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Further Parameters


Borderline Pumping Temperature

This is a way of defining operating limits for lubricating (wear) behaviour of engines after cold start. Above the borderline pumping temperature, enough oil flows to the oil screen / oil pump; below this temperature, a sufficient oil supply to the lubricating system may not be provided, so that it would pump air instead of oil.

Maximum borderline pumping temperature according to DIN 51511:

SAE 0W - 40 °C
SAE 5W - 35 °C
SAE 10W - 30 °C
SAE 15W - 25 °C
SAE 20W - 20 °C
SAE 25W - 15 °C

Cold Start Reliability

This parameter lies about 5°C above the borderline pumping temperature and defines the oil temperature at which the starter just can spin the engine at its initial speed.

Pour Point

The pour point is very similar to the previously used solidifying point; indicates the temperature of the flow limit.

Evaporation Loss

The thinner a raffinate, the higher its evaporation loss at operating temperature. Hydro-cracking oils (HC synthesis) and first of all synthetic hydrocarbons (PAO ) are much more convenient in this respect. A high evaporation loss results in a higher oil consumption and carbon deposits on plunger and intake valves. The evaporation loss is determined at 250°C oil temperature over an hour. ACEA  as well as diverse engine manufacturers stipulate threshold values.

The usage of engine oils at low temperatures

The choice of appropriate engine oil is a crucial factor to provide excellent starting up and working characteristics of an engine under low temperatures. The following parameters should be taken into account: oil viscosity and the chemical basis of the oil (base oil).

It depends on the base oil if the end product can be applied under extreme low temperatures e.g. synthetic ester can be used under extreme low temperatures; the application of mineral oils is limited by the temperature of -20°C.

synthetic ester
polyalphaolefins (PAO's)
hydrocrack oils
semisynthetic oils
mineral oils

Society of Automotive Engineers in the USA uses SAE J300 standard to describe the change of viscosity under high and low temperatures.

low temperature viscosity high temperature viscosity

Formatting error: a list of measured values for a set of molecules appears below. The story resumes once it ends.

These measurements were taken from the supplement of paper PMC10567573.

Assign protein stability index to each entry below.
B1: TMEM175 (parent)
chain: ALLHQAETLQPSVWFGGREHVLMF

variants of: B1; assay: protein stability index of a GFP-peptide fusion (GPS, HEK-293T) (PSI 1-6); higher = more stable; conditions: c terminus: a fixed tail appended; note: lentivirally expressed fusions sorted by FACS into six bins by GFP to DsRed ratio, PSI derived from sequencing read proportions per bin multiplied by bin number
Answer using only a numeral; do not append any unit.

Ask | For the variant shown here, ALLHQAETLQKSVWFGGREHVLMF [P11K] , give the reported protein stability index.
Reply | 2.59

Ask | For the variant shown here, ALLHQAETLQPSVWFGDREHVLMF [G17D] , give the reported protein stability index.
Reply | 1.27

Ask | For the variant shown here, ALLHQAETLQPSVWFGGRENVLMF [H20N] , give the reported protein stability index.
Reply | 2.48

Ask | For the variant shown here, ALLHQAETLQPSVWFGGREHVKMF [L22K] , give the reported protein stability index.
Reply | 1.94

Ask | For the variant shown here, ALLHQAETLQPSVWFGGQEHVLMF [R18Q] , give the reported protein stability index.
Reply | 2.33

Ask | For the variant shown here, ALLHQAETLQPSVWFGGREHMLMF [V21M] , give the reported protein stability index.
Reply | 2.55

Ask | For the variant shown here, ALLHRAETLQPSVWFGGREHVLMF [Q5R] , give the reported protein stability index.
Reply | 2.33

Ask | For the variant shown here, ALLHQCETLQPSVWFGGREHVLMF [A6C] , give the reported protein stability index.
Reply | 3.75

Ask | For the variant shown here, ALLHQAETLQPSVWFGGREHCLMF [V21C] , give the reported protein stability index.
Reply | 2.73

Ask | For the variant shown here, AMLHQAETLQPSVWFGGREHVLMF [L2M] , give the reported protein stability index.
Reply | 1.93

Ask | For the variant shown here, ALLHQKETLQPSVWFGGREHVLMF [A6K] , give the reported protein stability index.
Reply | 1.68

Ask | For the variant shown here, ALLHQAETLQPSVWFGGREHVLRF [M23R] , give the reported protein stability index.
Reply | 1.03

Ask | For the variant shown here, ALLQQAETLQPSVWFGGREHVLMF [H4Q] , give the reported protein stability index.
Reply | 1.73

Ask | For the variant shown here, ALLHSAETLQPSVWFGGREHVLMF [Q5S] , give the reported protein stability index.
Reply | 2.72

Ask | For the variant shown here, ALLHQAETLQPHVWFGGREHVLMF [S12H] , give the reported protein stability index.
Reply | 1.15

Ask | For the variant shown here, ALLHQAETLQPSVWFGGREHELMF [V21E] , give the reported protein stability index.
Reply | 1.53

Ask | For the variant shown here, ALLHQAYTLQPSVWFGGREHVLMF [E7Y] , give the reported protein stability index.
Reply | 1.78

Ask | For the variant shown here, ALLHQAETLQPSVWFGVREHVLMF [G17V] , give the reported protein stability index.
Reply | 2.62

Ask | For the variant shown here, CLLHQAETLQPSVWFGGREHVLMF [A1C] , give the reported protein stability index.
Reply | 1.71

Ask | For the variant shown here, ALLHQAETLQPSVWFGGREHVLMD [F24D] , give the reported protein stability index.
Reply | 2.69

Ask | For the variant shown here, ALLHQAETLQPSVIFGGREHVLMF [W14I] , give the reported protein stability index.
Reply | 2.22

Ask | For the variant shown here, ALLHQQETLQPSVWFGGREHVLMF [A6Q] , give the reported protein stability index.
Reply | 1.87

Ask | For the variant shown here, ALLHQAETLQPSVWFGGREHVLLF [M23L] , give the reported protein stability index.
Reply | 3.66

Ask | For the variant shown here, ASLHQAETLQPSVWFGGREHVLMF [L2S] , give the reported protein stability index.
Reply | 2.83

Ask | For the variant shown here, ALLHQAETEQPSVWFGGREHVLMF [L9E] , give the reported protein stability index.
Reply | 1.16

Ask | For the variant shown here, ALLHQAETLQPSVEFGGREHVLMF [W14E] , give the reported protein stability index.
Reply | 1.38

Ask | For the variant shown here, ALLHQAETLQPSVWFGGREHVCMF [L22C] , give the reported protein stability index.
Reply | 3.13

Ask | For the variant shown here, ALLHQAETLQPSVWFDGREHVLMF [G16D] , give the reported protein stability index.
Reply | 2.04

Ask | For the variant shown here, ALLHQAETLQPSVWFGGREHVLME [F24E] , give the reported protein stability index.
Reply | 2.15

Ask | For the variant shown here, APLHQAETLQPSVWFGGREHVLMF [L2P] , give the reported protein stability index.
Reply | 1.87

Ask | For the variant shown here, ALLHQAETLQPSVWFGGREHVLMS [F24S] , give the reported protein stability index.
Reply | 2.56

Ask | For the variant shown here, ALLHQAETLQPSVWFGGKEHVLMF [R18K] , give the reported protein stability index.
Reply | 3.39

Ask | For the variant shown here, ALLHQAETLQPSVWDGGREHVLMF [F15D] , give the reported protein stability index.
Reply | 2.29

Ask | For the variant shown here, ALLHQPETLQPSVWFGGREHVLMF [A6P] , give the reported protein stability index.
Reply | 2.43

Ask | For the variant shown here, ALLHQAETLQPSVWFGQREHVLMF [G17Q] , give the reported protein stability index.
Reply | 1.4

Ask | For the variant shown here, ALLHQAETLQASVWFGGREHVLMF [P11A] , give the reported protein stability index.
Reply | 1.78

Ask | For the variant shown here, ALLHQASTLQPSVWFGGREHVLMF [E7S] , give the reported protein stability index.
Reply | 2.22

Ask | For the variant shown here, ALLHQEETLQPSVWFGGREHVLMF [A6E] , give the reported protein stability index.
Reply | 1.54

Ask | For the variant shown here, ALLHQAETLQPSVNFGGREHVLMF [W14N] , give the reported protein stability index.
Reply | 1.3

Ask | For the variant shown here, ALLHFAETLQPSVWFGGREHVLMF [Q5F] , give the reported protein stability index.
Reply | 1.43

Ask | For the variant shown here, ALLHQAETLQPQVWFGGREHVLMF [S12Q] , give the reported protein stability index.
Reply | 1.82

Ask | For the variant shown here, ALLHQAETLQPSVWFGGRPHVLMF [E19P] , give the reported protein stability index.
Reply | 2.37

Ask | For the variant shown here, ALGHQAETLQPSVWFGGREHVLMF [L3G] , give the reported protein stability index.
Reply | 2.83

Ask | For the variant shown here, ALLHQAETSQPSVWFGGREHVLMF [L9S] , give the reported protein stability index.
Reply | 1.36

SAE viscosity classes max. viscosity in Pa s at temperature of ... C° viscosity at 100C° in mm2/s
viscosity at 150C°
and high shear rate (106s-1) in mPa s
cranking temperature borderline pumping temperature min max min
0W 6200 at -35 60 000 at -40 3.8
5W 6600 at -30 60 000 at -35 3.8
10W 7000 at -25 60 000 at -30 4.1
15W 7000 at -20 60 000 at -25 5.6
20W 9500 at -15 60 000 at -20 5.6
25W 13 000 at -10 60 000 at -15 9.3
20 5.6 <9.3 2.6
30 9.3 <12.5 2.9
40 12.5 <16.3 2.9
40 12.5 <16.3 3.7
50 16.3 <21.9 3.7
60 21.9 <26.1 3.7

The borderline pumping temperature is determined with the help of the cold cranking simulator during the laboratory tests. This is a kind of a rotational viscosimeter that allows measuring the viscosity under low temperatures.

The cranking temperature is calculated by means of adding +5°C to the borderline pumping temperature. This is the maximum temperature for a cold-start. A vehicle in a good technical condition can be started at this temperature without any problems.

Example: engine oil with the viscosity class SAE 5W-40.The borderline pumping temperature for this engine oil is -35°C. +5°C are added. The temperature of a cold start (cranking temperature) is -30°C.

It is very important to take into consideration other aspects that have a negative impact on the borderline pumping temperature:

oil ageing and oil thicknesscaused by the polymerisation

the degree of oil contamination and oil thickness as a result of it

water that penetrates into the oil because of the numerous cold starts or short distance drives

As a conclusion, it is worth to mention that a commonly used explanation of the term “Pour Point” is not absolutely correct. The technical parameter Pour Point doesn’t coincide with the borderline pumping temperature. According to ISO 3016 Pour Point describes the temperature, when the oil is just about moving during the period of 5 sec. while a test tube is being inclined. That means that, the oil is freezing at this temperature. This is a laboratory parameter that should be indicated in the safety pass of the engine oil according to the EU standards. If the temperature of the engine oil achieves Pour Point, the engine can’t be started anymore.







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